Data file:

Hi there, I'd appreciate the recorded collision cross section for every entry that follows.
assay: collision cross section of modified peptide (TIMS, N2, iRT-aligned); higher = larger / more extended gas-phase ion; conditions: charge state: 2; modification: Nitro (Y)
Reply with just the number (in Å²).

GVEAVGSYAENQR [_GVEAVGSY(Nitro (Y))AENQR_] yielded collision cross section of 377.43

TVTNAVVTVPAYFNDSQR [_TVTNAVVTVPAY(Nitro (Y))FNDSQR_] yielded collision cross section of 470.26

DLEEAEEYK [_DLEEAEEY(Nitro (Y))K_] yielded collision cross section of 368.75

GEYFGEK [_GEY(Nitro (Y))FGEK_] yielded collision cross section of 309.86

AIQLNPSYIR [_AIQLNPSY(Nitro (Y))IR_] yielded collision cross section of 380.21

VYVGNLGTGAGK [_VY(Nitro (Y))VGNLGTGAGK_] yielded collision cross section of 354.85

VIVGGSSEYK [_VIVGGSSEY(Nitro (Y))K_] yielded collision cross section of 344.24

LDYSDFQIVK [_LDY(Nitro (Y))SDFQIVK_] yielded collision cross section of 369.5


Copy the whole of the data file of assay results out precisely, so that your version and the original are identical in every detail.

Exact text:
Hi there, I'd appreciate the recorded collision cross section for every entry that follows.
assay: collision cross section of modified peptide (TIMS, N2, iRT-aligned); higher = larger / more extended gas-phase ion; conditions: charge state: 2; modification: Nitro (Y)
Reply with just the number (in Å²).

GVEAVGSYAENQR [_GVEAVGSY(Nitro (Y))AENQR_] yielded collision cross section of 377.43

TVTNAVVTVPAYFNDSQR [_TVTNAVVTVPAY(Nitro (Y))FNDSQR_] yielded collision cross section of 470.26

DLEEAEEYK [_DLEEAEEY(Nitro (Y))K_] yielded collision cross section of 368.75

GEYFGEK [_GEY(Nitro (Y))FGEK_] yielded collision cross section of 309.86

AIQLNPSYIR [_AIQLNPSY(Nitro (Y))IR_] yielded collision cross section of 380.21

VYVGNLGTGAGK [_VY(Nitro (Y))VGNLGTGAGK_] yielded collision cross section of 354.85

VIVGGSSEYK [_VIVGGSSEY(Nitro (Y))K_] yielded collision cross section of 344.24

LDYSDFQIVK [_LDY(Nitro (Y))SDFQIVK_] yielded collision cross section of 369.5